The Philippine government is undertaking a major digital infrastructure project aimed at enhancing internet speed, bringing down its cost, enhancing cybersecurity, and improving nationwide connection, with a particular focus on isolated areas.

Department of Information and Communications Technology (DICT) Undersecretary Jeffrey Ian Dy announced during a Wednesday press briefing at Malacañang that the Philippine Digital Infrastructure Project (PDIP), funded by a $288 million World Bank loan, marks the largest and first of its kind to be undertaken under such financial support.

“It will seek to complete the National Fiber Backbone (NFB), which spans from—remember that in April, the president already launched the first phase of this, which goes from Baler to Laoag and to Metro Manila,” he stated.

This year, the DICT plans to finish Phases 2 and 3 of the NFB project, which would establish connectivity between Metro Manila and Southern Luzon. By securing the loan, he said the country will have the means to install domestic submarine cables spanning throughout the Visayas and establish connectivity with Mindanao.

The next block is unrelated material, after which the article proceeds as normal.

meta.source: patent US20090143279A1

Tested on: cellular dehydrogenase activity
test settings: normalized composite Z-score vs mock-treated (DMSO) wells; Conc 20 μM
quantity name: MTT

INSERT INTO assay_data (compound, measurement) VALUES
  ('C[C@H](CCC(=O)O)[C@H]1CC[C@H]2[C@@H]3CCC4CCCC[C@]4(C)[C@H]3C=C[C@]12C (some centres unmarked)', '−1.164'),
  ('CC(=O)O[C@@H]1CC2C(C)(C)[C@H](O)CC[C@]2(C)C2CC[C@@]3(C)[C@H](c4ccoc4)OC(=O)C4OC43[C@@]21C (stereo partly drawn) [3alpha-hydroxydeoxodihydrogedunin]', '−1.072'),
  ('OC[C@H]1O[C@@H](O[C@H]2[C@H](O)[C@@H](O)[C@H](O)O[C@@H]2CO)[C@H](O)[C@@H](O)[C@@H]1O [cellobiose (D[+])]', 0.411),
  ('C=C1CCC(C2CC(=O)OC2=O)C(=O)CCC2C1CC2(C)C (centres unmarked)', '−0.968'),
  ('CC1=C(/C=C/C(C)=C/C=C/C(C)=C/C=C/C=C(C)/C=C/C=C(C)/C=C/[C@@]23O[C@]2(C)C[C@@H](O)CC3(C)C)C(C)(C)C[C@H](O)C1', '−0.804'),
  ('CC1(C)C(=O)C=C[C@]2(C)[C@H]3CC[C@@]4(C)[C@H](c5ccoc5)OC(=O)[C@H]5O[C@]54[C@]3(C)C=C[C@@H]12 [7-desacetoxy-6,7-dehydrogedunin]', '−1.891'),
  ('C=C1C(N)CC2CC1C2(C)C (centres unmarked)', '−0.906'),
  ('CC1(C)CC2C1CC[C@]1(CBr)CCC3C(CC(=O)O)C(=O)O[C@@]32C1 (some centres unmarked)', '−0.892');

On top of it, he said they would be able to provide 772 free WiFi sites in Regions 11 and 13.

He noted that based on their research, for every 10% increase in internet penetration grade, it constitutes approximately 1.38% of the country’s gross domestic product (GDP).

“That is the reason why this project is very important. The reasons why we’re targeting regions in Mindanao is because, even though the entire country has an internet penetration rate of 73.6%—approximately 86 million Filipinos have access to internet—this disparity is larger in Mindanao,” Dy explained, adding the connectivity rate in Region 13 is lower than 17%.

He said that the NFP and the National Broadband Program (NBP) have been long-standing visions, and with the PDIP, they anticipate completion by 2028.

“With proper policies in place, we should be able to bring down the cost of the internet and bring up the speed of internet at par with our regional counterparts in the ASEAN,” he said.

The continuing negotiations with the World Bank about the interest rates are expected to be concluded soon. Once settled, Dy stated that procurement can commence by early next year.

The minimum speed starts at 50 megabits per second (Mbps), offering the potential to reach speeds of up to 200 Mbps once all the free WiFi sites are established. They will be established in public schools and rural health units.

Component 3 of the PDIP, he elaborated, focuses on securing the network—the NFB and the free WiFi networks.

“To give you an example, there is a law—yong anti-child exploitation—by the way, reminders to internet providers, we should be blocking child pornography sites, etc. Part of this entire package is to be able to create that security,” he stated.

He said they will also establish a network operations center to monitor attacks against the NFB.